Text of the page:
Ginkgo biloba is a Chinese tree used to treat heart and lung conditions.

Flavonoids, ginkgolic acid, and terpenoids are three of the most common constituents in G. Biloba.[52]

Long-term use of Ginkgo biloba extract (GBE) was found to prevent the loss of dopaminergic nerve terminals and have other positive neurological effects in several different studies.[53] [54] [55]

9. Hypericum Perforatum, aka St. John’s Wort (Companion Adaptogen) 

Picture of Hypericum Perforatum
Hypericum perforatum

St. John’s wort (Hypericum perforatum) has been used in herbal medicine for centuries.

I consider it a profound neurological adaptogen. This is one of the most amazing herbs for treating Parkinson’s disease. It is a powerful stress reliever, mood protector, and mood elevator. It is a restorative plant that repairs nerve tissue damage. Unlike other herbs to treat Parkinson’s disease, St. John’s wort has been extensively researched, especially for its anti-depressive effects.[56]

St. John’s wort contains naphthodianthrones, phloroglucinols, flavonoids, and essential oils. All these active ingredients have antioxidative and neuroprotective properties.[57],[58]

Diagram of St. John’s wort's many antidepressant actions

St. John’s wort has many antidepressant actions. These may be from the unitive effect of several compounds, including hyperforin, the hypercines, amentoflavon, rutin, hyperosid, xanthones, and proanthocyanidines.[59]

 10. Centella Asiatica, aka Gotu Cola (Secondary Adaptogen)

Picture of  Centella Asiatica
Centella asiatica

Gotu cola is a medicinal herb that helps with rheumatoid arthritis, inflammation, and mental and physical weariness.

Bornyl acetate, α-pinene, β-pinene, and δ-terpinene are all monoterpenes found in the leaves of this plant.[60],[61]

Acetylcholinesterase activity was shown to be inhibited by these monoterpenes.[62]

For thousands of years, Centella asiatica was eaten as a “rejuvenating herb”,taken to revitalize the nervous system and enhance memory.

Studies have shown that the whole extract and individual compounds of Centella asiatica protect against various neurological diseases.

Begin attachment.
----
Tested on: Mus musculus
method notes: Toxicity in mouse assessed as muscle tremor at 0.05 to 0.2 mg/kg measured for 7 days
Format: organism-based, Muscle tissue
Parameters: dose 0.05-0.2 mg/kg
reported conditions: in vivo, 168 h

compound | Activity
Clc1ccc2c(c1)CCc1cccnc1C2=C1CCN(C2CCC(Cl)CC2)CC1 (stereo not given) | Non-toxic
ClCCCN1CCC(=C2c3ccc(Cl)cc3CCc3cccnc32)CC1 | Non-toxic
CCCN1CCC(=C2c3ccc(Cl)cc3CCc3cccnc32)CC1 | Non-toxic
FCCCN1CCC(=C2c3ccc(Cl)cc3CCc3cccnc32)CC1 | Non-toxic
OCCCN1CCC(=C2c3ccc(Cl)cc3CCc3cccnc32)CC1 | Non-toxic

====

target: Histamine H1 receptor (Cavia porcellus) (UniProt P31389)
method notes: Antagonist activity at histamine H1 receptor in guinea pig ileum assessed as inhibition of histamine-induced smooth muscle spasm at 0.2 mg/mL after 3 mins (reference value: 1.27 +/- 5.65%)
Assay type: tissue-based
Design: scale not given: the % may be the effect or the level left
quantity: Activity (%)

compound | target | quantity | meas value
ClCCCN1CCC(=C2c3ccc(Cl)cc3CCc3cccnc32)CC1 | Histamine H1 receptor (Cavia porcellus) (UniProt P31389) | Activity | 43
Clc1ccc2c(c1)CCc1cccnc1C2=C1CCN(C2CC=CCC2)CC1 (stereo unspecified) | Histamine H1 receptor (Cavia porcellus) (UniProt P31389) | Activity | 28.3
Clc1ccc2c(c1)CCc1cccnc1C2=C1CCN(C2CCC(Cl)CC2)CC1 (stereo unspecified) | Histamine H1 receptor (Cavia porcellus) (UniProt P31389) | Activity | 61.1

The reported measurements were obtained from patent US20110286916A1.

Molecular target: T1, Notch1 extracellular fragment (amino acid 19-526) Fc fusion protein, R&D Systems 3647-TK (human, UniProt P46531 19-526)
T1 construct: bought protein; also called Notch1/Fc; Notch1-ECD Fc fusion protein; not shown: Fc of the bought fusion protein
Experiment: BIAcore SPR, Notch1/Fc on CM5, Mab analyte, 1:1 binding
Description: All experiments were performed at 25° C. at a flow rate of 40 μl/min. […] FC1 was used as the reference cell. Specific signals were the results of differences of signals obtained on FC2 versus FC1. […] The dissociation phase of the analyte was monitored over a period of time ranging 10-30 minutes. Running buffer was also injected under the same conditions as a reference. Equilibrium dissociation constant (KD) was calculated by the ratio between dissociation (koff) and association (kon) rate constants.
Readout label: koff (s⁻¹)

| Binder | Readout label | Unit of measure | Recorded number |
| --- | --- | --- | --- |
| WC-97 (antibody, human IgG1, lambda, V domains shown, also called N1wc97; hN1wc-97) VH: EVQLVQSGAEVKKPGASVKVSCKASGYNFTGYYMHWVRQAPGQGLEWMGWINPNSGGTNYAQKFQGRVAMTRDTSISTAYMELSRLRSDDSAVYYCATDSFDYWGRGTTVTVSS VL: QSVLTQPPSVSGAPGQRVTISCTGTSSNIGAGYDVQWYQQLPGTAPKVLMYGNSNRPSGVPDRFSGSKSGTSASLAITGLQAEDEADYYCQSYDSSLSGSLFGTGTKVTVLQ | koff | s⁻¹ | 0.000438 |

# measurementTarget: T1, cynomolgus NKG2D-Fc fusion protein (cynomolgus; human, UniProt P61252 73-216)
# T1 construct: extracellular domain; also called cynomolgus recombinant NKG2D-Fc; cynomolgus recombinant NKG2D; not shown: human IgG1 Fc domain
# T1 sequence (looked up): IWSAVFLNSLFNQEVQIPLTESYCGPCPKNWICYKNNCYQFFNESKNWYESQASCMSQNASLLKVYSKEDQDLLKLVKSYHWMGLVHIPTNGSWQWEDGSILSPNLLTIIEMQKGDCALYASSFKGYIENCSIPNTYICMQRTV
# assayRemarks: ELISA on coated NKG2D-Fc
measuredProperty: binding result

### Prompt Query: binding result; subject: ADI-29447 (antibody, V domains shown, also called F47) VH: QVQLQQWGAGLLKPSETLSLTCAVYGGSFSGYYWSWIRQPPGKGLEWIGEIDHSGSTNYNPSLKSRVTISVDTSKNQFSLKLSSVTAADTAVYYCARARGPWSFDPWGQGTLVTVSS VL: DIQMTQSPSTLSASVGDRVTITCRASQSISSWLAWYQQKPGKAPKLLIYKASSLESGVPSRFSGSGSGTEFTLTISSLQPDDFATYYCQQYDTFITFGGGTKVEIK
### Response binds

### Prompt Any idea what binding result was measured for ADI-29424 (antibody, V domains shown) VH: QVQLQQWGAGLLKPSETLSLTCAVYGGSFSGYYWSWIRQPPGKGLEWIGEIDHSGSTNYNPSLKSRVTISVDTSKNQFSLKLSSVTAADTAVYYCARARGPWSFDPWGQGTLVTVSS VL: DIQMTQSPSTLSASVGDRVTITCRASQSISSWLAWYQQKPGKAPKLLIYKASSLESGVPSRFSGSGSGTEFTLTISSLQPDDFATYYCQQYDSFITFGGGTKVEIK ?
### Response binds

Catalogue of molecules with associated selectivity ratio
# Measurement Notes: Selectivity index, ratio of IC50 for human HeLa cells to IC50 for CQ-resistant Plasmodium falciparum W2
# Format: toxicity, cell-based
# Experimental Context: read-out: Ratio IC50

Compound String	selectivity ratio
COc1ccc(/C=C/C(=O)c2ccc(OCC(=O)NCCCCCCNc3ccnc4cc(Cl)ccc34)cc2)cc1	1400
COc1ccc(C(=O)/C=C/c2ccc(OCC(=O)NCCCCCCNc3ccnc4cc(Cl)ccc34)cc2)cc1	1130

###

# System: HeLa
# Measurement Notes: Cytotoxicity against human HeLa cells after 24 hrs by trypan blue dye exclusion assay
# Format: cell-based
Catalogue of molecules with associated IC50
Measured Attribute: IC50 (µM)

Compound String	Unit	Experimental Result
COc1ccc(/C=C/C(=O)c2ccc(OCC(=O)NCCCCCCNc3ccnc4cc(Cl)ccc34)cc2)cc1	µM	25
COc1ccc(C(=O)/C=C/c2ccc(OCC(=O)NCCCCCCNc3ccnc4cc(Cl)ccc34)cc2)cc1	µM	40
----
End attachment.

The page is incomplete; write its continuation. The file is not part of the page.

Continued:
Its neuroprotective effects have been found to help people who have Alzheimer’s disease,[63] Parkinson’s disease, learning and memory problems, neurotoxicity, and other mental illnesses, including depression and anxiety, and epilepsy.[64] [65]

11. Tinospora cordifolia (Secondary Adaptogen)

Considered a stress-protective adaptogen, T. cordifolia has a variety of positive health effects. It can help with diabetes, glucose metabolism, inflammation, immune and neurological support.[66],[67]

It also has anti-inflammatory properties, is effective against stress, and promotes learning and memory.

It also has significant antioxidant and anti-Parkinson effects.[68]

12.Resveratrol (Companion Adaptogen)

Picture of Japanese Knotweed
(Polygonum cuspidatum),
Richest known source of resveratrol
Japanese Knotweed
(Polygonum cuspidatum),
Richest known source of resveratrol

Resveratrol is a polyphenolic compound present in a variety of plants, including grapes and berries.[69]

Resveratrol can influence multiple inflammatory and non-inflammatory responses, protecting organs and tissues.[70]

This compound has anti-inflammatory, antioxidant, anti-apoptotic, neuroprotective, cardioprotective, anticancer, and antiviral properties.

Schematic image of the action of resveratrol in cell

Furthermore, resveratrol can help with motor deficits, oxidative stress, and the loss of neurons in animal models of Parkinson’s disease.[71] [72]

13. Curcuma longa, aka Turmeric (Companion Adaptogen)

Picture of Curcuma Longa
Curcuma longa

If you’ve read any of my articles, you probably already know I love turmeric. Turmeric (Curcuma longa) has long been used in India and other countries in a variety of ways, including as a coloring agent, a medicine to cleanse the body, and a spice to flavor and preserve food.